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BASEBALL

He'll Watch, and Knuckle Down Later

June 26, 1998|ROSS NEWHAN

Charlie Hough didn't return to Dodger Stadium to pitch, although he's only 50 and was still throwing his knuckleball to major league hitters four years ago.

He returned Thursday as part of the Wednesday night coaching shakeup--what, you've become immune to the tremors?--to see if he can get a grip, knuckle or otherwise, on the pitching inconsistency as successor to the ousted Glenn Gregson.

"I don't think there's any quick fixes," Hough said. "Hideo Nomo went to the Mets, and they said his problem was that he had been tipping his pitches. Well, he's still struggling. I mean, there's no way I can walk in and tell Rocket [Ismael Valdes] that he's lost a couple games because he didn't do this or didn't do that.

"In this first stretch of time I have to be a little bit of a fan and sit back and watch them do their thing and see if there's something that jumps out at me.

"I can't expect to make an [immediate] impact. If there's an impact, it will be because we get a couple guys healthy and a couple guys rolling."

Aside from an occasional glimpse on "SportsCenter," Hough hasn't seen the Dodger staff because he has been traveling the freeways as pitching coach of the San Bernardino Stampede, the Dodgers' Class-A affiliate in the California League. If they hadn't been recalled, Hough and Mickey Hatcher, who managed the Stampede, would have been in Lake Elsinore on Thursday night for a game against the Angel affiliate. Instead, as Hough put it at Dodger Stadium, "we're here to face the real Angels."

Plus, a real challenge.

With Nomo in New York, Randy Johnson in Seattle and Ramon Martinez out for the season, Dodger starters were 25-29 with a 4.26 earned-run average before Thursday night. Relievers were 12-11 with a 3.39 ERA, 17 saves (12th among National League teams) and the escalating feeling that they are being made the scapegoats for the Dodger struggle.

"Every time one of us comes out of the bullpen now," said Jim Bruske, "it's with a feeling that everyone is saying, 'Oh, no, what's he going to do this time?' One of our supposed leaders was quoted in a story the other day as saying that nothing takes the wind out of a team's sails more than to keep losing games in the late innings. If he's going to say that, why doesn't he use his name? I mean, when the pitchers were doing well and the hitters weren't hitting, none of us said that nothing takes the wind out of a team's sails more than to not get any runs. Why not do a story on that?"

Hard to squeeze in, of course, amid the daily upheavals.

Wednesday, for instance, saw the dismissal of Gregson, Mark Cresse and Reggie Smith, with a combined total of almost 50 years in the organization.

New Manager Glenn Hoffman was said to have made the decision, although General Manager Tom Lasorda certainly had some input--if not more.

Hoffman, who had been the Dodgers' minor league field coordinator before becoming Albuquerque manager in 1997, was asked about Hough's strengths and said: communication, knowledge and major league experience.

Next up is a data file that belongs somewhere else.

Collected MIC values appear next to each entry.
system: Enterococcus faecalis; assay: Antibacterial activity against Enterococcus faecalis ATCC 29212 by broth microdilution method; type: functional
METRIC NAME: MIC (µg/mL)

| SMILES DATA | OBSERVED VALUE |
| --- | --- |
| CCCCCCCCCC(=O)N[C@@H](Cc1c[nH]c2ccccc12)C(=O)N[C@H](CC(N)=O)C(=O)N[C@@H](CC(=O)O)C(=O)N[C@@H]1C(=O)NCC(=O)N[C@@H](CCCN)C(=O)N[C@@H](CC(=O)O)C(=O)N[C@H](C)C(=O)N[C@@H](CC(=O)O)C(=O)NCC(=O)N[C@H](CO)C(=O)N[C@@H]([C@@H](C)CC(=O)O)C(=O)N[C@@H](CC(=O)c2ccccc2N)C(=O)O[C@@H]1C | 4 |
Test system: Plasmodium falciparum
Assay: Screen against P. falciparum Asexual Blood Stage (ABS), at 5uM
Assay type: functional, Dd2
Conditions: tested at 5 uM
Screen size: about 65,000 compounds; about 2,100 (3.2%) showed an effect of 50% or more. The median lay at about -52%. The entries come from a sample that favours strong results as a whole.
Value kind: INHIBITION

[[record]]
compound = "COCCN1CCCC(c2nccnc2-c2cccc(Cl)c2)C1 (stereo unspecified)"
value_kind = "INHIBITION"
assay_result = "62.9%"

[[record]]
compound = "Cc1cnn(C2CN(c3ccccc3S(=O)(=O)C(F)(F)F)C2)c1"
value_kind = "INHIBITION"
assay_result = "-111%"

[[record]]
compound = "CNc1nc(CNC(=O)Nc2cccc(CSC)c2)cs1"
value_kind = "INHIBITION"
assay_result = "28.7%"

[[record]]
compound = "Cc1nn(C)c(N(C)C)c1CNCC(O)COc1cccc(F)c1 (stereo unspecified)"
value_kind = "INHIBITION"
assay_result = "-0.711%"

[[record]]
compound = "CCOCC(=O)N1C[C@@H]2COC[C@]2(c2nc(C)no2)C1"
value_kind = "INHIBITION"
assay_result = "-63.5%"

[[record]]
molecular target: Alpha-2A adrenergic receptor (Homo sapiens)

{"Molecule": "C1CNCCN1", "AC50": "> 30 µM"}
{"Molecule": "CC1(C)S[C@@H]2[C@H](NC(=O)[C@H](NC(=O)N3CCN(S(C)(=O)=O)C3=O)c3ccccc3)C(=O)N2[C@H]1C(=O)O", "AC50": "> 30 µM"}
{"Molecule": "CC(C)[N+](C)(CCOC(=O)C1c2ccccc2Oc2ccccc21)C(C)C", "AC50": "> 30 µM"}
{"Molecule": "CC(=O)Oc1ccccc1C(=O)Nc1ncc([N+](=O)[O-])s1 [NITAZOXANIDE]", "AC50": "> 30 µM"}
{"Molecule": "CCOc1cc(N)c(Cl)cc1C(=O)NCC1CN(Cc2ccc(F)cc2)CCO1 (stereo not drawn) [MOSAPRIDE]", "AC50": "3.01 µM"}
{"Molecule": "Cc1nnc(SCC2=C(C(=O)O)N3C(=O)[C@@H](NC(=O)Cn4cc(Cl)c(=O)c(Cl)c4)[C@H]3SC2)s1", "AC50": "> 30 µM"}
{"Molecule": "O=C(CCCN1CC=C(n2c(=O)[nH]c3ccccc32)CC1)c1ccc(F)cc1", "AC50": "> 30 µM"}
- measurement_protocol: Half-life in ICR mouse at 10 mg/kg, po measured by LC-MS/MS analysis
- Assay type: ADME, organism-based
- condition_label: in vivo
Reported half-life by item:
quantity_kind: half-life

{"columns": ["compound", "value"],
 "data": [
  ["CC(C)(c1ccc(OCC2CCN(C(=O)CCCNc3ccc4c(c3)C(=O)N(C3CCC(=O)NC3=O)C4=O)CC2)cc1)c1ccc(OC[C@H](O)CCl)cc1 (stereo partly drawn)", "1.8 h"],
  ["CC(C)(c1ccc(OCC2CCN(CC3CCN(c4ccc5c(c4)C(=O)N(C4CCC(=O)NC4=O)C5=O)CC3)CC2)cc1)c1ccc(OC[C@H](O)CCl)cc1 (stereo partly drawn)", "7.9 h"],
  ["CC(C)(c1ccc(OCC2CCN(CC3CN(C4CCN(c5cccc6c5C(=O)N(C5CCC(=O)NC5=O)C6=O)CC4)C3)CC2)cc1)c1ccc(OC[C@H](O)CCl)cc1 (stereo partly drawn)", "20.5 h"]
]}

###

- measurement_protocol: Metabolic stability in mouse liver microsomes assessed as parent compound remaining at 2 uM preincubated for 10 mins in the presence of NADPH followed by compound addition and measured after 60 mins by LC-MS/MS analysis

That latter attribute may have been a Gregson handicap.

He was in his first season as the successor to respected Dave Wallace after spending 10 years as the club's roving minor league instructor.

A Dodger starter said: "He didn't have any major league experience and never got a handle on the staff."

Bruske, however, said of Gregson, "He was always upbeat and a great communicator. I don't fault him for anything. He simply took the blame for all of us struggling. Maybe we're the ones who should have been fired."

Maybe, said Hough, no one is to blame. Maybe a combination of factors eroded expectations, contributing to inevitable changes.

The voice of experience.

Twenty-four major league seasons defying logic and greedy major league hitters with his elusive knuckler.

Eighteen of those seasons after Lasorda and the Dodgers decided he could no longer close consistently and sold him to the Texas Rangers in July 1980, after which he soon became a starter and recorded six seasons of 15 or more wins. He retired in 1994, had a hip replacement in '95 and became the San Bernardino pitching coach in '96.

How does a knuckleballer instruct conventional pitchers?

"I had to learn to pitch if I had any chance to compete because I didn't have the talent," Hough said. "I paid attention, had good teachers and was a teammate of some great pitchers like Nolan Ryan, Ferguson Jenkins and Tommy John. I watched how they went about their business and applied what they knew to get someone out. I haven't invented anything, but I've been a closer, an opening-day starter and a bum who pitched with his team 12 runs down in the rain and prayed that the game would be called. I've done a little of everything, and I hope they'll have some confidence in me."

Hough had a meeting with his pitchers before the game and said he told them, "bear with me, I'll probably louse up some names right now, but let me watch and see how you go about it."

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